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I’m about to write about some of my favourite songs. I have a Top 20 list which varies in order. I will only address a few for reasons of avoiding tedium. I will address each song from a musicians perspective. To view any song for further insight simply click on the song title. A decent listening device is required for maximum effect.

The songs are listed randomly & I will no doubt re-think my decision once published. I do hope that you enjoy my selection and what hear & see.

  • ‘It Makes No Difference’  This song was written by Robbie Robertson, a member of The Band who released the song but it really belongs to their bass player Rick Danko. The track is a ‘love gone wrong’ song & is one of the saddest songs that I have heard. I can’t listen to it if I’m feeling down. The song has no chorus but it flows from one change to the next seamlessly. To me it’s the combination of the lyrics & Dankos soulful vocals with timely falsettos almost make the music vanish. Every clip I have seen of this song,  Danko puts in a 110% effort.

Danko suffered many addictions throughout his life. They caught up with him in his 50s when he became very bloated. This led to his tragic death in 1999 of heart failure at the age of 56. As much as I love his work, this musician feels that Danko had already given his best.

  • ‘Highway To Hell’  This song by AC/DC became the swansong for their frontman,  the late (Ronald) Bon Scott. The opening chords are almost reminiscent of Keith Richards but nobody can miss the tone off the Gibson SG of Angus Young. It starts off with just the guitar then drums then Scotts vocals as he screams wildly through the song. The rest of the band don’t come in until the first chorus. Scott steals the show as he sings about “….no stop signs. Speed limits,” & sings of when he gets to Hell, “….my friends are gonna be there too.”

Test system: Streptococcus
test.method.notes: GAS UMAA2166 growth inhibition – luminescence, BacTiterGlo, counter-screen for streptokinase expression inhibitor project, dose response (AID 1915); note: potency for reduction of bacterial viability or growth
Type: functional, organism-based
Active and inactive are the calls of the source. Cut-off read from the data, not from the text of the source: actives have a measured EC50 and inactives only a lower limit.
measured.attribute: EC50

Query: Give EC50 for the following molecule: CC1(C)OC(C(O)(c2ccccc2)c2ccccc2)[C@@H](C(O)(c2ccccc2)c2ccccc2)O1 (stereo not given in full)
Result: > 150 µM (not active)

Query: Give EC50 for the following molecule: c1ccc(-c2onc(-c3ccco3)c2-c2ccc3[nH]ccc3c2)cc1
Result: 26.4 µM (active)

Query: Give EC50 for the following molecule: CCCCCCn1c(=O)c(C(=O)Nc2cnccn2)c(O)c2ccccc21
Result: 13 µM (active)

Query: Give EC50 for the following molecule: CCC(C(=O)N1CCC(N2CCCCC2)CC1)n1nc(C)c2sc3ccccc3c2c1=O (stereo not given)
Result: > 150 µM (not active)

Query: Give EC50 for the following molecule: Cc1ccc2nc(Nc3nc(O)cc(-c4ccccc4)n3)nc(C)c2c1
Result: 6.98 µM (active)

It was as if the song was written for him as he was drinking himself to death. On viewing, to say Scott was mischievous is a gross understatement. Bon Scott  looks dangerous!!! He looks like he really means it. The song ends with singing in a quiet quivering voice, “I’m on a highway to hell.” Ironic as this would be the last we would hear from Scott, Contrary to popular belief that he died of asphyxiation from excessive alcohol, he died of hypothermia whilst passed out in a car in England aged 33. Many close to him said that he wasn’t going to make old bones due to alcohol abuse. It was almost as if the song was written for him. “Hey mama. Look at me. I’m on my way to the promised land.”

  • “What’s Up” This track by  the ‘4 Non Blondes’ is about self realisation, maturing and how confusing & frustrating it can be. Musically the song is very basic. There are only 3 chords. It relies on musical dynamics but the key to the song is the vocals of Linda Perry. I have chosen a live version so that you can hear the raw talent of the band, Perry in particular, without added studio effects.

Perry’s vocals rise & fall dependent on the lyrics that she’s singing at the times. She can go from silky smooth & mellow to falsetto to screaming highs in 3 breaths, again, all dependent on what part of the song she’s singing. When she’s  being philosophical her silky smooth  voice, combined with excellent falsetto are excellent such as when she reaches parts in the  song where she sings, “I cry sometimes when I’m lying in bed,  just to let it all out. What’s in my head.” She goes on to add, “I must say, I feel a little peculiar.”  When she reaches parts where sings, “I scream at the top of my lungs, what’s going on!” She REALLY screams it. Note perfect.